Bella Hadid regrets for not being raised in ‘Muslim culture’

Bella Hadid has opened up about her Arab background, telling GQ she would have loved being raised in a Muslim culture.

Hadid was born to a Palestinian father, Mohamed Hadid, and a Dutch mother, Yolanda Hadid, but her parents split up when she was only 4.

“I was with my Palestinian side of the family in Washington DC,” she says in the interview. “And I got extracted when we moved to California.”

The supermodel describes growing up in Santa Barbara and how she was often the only Arab girl in school, something that wasn’t a big deal except for the occasional racist name-calling during her teenage years. However, it did lead to feelings of isolation.

“I was never able to see myself in anything else, so I tried to just sit back,” Bella says. “For so long I was missing that part of me, and it made me really, really sad and lonely.”

“I would have loved to grow up and be with my dad every day and studying and really being able to practice, just in general being able to live in a Muslim culture,” she said. “But I wasn’t given that.”

She is set to make her acting debut with a guest role on the hit show Ramy in its new season. While on set, the crew surprised her with a “Free Palestine” T-shirt, in a sweet gesture.

“I couldn’t handle my emotions,” she says. “Growing up and being Arab, it was the first time that I’d ever been with like-minded people. I was able to see myself.”

Joining the show has also strengthened her friendship with actor and comedian Ramy Youssef, who plays a fictionalised version of himself as the titular character. She says the time she’s spent with him has led to her being able to further exploring Islam.

“There was one time where Ramy came over during Ramadan and allowed me to pray with him — and it was one of the most beautiful moments of my adult life.”

These days, the model is known for being an outspoken advocate of the Palestinian cause. Last year, The New York Times ran a controversial advert that labelled her, her sister Gigi and singer Dua Lipa anti-Semitic for their support of Palestine.

“I realised that I’m not on this earth to be a model,” she said to GQ. “I’m so lucky and blessed that I’m in a position where I can speak out the way that I do. And really, the downfall is what? That I lose my job?”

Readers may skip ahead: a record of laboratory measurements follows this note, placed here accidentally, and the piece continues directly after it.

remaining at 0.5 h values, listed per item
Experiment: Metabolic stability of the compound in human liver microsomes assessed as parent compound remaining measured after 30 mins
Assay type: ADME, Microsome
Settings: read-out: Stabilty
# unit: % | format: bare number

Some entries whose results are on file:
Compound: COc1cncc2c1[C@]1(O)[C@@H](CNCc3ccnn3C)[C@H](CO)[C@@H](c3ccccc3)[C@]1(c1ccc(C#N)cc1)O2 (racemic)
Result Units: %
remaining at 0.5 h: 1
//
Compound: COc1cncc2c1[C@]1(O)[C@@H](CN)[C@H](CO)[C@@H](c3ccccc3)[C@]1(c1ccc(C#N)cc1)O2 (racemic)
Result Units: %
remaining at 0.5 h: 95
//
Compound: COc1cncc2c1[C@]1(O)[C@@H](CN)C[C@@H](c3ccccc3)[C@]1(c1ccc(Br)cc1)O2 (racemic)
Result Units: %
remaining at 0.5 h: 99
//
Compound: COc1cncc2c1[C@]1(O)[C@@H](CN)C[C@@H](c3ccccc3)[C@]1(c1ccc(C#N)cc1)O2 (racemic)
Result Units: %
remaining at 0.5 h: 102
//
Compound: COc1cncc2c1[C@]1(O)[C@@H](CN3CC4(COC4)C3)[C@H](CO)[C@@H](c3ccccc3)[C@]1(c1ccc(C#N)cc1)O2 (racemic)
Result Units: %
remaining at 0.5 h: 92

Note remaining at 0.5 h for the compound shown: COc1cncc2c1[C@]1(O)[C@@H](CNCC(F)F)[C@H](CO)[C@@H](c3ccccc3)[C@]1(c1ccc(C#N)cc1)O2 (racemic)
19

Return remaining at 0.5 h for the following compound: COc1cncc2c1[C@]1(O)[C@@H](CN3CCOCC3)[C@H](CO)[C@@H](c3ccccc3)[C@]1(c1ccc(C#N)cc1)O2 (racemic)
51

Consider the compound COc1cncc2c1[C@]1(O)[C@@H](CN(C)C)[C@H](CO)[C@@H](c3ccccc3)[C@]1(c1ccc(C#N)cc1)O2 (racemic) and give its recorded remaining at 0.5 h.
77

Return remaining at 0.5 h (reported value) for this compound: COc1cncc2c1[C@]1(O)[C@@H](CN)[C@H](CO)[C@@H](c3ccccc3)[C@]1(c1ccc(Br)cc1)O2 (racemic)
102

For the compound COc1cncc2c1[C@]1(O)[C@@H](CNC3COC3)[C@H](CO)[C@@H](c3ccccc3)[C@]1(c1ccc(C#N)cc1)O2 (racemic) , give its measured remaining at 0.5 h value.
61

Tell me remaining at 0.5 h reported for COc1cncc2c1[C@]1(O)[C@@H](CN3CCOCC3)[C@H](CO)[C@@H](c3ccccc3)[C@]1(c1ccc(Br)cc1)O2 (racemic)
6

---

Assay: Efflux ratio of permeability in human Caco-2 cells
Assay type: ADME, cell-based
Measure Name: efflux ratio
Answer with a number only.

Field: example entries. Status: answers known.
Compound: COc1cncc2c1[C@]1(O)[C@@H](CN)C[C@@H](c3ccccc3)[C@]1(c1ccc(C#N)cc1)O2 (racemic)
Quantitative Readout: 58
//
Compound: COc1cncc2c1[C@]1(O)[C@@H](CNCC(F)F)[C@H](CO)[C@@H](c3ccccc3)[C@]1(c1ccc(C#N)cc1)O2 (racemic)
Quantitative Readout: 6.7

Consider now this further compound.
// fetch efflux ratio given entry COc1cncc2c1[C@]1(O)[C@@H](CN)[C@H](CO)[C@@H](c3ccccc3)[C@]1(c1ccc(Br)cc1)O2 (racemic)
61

Earlier this month, Bella cast a spotlight on a Palestinian record store in New York. Owned by Palestinian businessman Jamal Alnasr, she encouraged her Instagram followers to visit Village Revival Records.

“197 bleeker street NY, NY @villagerevivalrecordsnyc Please go visit my friend Jamal,” she wrote along with the letters PS, standing for Palestine, and a love heart emoji.

Then, in July, she joined the ‘Little Miss memes’ trend by sharing one about continuing the conversation by posting “Little Miss won’t stop talking about Palestine.”

The image was originally shared by the model’s cousin, Lina Hadid, who captioned the post: “Don’t hate me because I am Palestinian! I have my share of shortcomings, however, my sincere dedication to the Palestinian cause is not one of them.”

Earlier this year, Bella also spoke out against Israel’s storming of Al-Aqsa Mosque, and accused Instagram of shadow banning her Stories.

“My Instagram has disabled me from posting on my story — pretty much only when it is Palestine based I assume,” the model, 25, said. “When I post about Palestine I get immediately shadow banned and almost one million less of you see my stories and posts.

“I wonder what they are trying to hide by censoring me? I wonder what they are hiding when they try to censor, harass, attack innocent journalists doing their job,” she questioned.


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